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Gardai hunting torture gang bid to track down 'screeching' white van


Kevin Lunney was tortured

Kevin Lunney was tortured

Kevin Lunney was tortured

Gardai are searching for a van they believe was used to transport a businessman who was kidnapped from outside his home by masked men before being brutally tortured for over two hours.

Information was released yesterday on a distinctive van in "poor repair" as the joint Garda/PSNI investigation continues into the abduction and attack on QIH executive Kevin Lunney last week.

The Herald understands that Mr Lunney was in the white high-roof Transit-type van which is being sought by investigators.

Mr Lunney (50) is still in hospital after he suffered life-changing injuries when he was kidnapped and badly beaten last Tuesday before being left at the side of the road in Co Cavan.

He was taken from near his home in Fermanagh by a group of four masked men, before being dumped across the border in Co Cavan and found by a farmer.

A number of properties in the Cavan area have been searched and gardai are now trying to identify the gang involved through DNA recovered from inside a horsebox in which they believe Mr Lunney was tortured and beaten.

The significant discovery was made following a forensic examination of the trailer at a yard in Cavan on Monday.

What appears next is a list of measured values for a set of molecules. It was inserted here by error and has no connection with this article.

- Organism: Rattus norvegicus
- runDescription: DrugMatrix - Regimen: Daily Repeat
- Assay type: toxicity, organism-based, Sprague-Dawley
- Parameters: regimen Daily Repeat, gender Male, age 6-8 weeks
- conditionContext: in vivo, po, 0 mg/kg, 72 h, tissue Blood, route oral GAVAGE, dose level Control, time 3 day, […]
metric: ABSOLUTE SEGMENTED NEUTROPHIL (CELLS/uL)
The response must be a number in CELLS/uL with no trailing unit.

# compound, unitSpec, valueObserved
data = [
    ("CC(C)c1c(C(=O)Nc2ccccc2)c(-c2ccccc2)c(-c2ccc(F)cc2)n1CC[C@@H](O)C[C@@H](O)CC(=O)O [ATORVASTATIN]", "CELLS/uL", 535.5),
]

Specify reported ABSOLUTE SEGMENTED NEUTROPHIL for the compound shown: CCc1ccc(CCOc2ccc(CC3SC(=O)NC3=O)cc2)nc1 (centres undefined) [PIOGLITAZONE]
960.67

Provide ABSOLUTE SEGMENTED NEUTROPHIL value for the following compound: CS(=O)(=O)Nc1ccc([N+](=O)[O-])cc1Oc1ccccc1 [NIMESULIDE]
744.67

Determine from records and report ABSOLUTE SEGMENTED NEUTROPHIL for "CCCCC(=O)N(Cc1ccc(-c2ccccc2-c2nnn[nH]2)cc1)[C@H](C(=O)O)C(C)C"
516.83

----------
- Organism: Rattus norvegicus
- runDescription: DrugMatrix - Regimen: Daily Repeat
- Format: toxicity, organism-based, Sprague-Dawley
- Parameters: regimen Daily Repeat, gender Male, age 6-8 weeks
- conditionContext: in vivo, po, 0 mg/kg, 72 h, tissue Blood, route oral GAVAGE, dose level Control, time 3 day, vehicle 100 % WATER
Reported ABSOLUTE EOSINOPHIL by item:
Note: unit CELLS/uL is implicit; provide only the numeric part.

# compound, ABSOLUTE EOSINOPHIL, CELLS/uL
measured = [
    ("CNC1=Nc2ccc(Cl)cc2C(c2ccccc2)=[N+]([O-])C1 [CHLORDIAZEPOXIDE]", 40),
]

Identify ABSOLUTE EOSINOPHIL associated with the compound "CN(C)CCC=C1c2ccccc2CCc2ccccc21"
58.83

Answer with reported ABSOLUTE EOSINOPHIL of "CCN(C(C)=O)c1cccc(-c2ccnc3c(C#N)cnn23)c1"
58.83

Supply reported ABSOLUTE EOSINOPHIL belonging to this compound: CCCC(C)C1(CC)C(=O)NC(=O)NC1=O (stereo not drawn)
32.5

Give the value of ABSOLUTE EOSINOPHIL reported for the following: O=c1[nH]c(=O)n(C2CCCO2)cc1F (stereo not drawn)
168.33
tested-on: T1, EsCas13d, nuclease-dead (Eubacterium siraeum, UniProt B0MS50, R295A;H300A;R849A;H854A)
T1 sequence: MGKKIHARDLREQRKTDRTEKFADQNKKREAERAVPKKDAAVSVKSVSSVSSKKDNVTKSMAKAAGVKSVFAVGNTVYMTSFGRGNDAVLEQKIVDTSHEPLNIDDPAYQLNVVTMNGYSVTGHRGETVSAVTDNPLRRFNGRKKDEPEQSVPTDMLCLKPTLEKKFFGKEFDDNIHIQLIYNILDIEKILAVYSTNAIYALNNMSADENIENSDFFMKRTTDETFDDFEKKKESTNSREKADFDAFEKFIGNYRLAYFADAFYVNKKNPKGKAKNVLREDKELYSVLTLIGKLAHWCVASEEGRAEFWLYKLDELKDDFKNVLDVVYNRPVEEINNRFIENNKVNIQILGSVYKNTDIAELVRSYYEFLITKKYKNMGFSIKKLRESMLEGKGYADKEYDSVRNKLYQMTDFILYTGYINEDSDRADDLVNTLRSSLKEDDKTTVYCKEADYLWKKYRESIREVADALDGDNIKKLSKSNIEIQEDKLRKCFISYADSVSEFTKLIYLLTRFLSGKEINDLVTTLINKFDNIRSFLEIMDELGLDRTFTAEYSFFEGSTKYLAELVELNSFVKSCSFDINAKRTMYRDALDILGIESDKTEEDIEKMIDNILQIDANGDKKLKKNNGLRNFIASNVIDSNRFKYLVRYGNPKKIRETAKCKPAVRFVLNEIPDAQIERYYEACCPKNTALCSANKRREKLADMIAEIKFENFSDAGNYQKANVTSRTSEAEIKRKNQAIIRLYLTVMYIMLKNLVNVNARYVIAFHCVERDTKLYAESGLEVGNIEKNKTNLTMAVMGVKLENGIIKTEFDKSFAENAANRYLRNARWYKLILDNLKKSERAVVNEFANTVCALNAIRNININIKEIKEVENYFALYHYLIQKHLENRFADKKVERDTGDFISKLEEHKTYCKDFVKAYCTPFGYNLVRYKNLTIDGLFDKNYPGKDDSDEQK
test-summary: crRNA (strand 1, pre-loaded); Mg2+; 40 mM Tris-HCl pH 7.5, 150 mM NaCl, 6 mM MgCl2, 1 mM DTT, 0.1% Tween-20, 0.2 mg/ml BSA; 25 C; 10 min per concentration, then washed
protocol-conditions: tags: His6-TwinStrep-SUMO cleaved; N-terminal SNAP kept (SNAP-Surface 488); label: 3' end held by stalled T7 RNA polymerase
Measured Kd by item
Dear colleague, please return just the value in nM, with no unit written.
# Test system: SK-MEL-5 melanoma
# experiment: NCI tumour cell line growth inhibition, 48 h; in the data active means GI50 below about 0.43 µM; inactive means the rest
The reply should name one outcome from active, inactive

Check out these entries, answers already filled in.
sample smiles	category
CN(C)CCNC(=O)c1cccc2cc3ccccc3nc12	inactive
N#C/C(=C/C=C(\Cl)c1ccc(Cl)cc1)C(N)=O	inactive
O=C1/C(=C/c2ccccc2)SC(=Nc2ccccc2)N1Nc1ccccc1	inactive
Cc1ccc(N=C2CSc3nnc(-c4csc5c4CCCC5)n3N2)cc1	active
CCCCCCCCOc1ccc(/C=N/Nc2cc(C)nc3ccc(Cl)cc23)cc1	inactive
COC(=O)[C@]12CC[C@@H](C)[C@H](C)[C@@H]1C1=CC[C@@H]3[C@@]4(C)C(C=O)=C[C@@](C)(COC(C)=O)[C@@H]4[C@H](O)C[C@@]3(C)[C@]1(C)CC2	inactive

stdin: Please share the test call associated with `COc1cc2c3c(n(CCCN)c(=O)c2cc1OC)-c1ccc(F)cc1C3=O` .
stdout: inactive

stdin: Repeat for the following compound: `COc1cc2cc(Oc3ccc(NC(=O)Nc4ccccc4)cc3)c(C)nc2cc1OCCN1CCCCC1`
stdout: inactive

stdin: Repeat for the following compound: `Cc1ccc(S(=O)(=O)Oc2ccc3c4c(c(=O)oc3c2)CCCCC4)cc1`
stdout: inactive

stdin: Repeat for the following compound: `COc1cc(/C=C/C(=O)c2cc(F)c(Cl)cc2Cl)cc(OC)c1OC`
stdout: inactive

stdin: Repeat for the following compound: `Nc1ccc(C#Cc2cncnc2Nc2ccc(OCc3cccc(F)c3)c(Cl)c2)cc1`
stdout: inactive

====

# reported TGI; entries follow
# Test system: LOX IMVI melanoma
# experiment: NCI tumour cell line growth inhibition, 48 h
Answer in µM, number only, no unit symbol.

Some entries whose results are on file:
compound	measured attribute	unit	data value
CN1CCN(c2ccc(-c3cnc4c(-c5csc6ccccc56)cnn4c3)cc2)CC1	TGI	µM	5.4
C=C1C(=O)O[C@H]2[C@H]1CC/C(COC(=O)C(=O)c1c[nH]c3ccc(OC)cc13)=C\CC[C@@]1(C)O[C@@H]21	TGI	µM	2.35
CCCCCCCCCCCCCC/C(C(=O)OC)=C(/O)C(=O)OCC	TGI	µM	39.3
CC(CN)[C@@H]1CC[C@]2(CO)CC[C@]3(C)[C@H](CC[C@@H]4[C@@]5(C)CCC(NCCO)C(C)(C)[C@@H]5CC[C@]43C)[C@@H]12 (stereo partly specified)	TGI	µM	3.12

The horsebox was removed for examination, but a senior source told the Herald last night that arrests are unlikely until all forensic tests are completed.

Describing the van yesterday, a Garda spokesperson said it is "in poor repair and may have a loose, screeching fan belt".

"This van has a distinctive painted red floor or partially red floor in the rear cargo area," he added.

"An Garda Siochana would like to speak to any person who knows of a similar vehicle, its current whereabouts, or any person who knows who may have had access to that vehicle on the evening of September 17."

It comes as Garda Commissioner Drew Harris confirmed that a new Garda armed support unit (ASU) will become operational in the Cavan area from Monday.

The delay in setting up the unit has been criticised amid claims that gardai in the border divisions are struggling with a lack of resources in the face of the growing terrorist threat from dissident republicans, the security fall-out from a hard Brexit and the savage attack on Mr Lunney.

Mr Harris said an extra 20 gardai from the next class to graduate from the Garda College would also be sent to the Cavan-Monaghan area.

He denied suggestions there had been a failure on the part of his force in their inquiries into more than 70 incidents linked to attacks on QIH and its personnel since 2011 or 2012.

He said there had been arrests and files had been prepared for the Director of Public Prosecutions but none had resulted in criminal charges.

Mr Harris was speaking at the annual cross-border crime conference in Ballyconnell, Co Cavan.

Meanwhile, during Leaders' Questions yesterday, Fianna Fail leader Micheal Martin said the attack on Mr Lunney was a reminder of the "terrible legacy in the border region" which did not end with the Good Friday Agreement.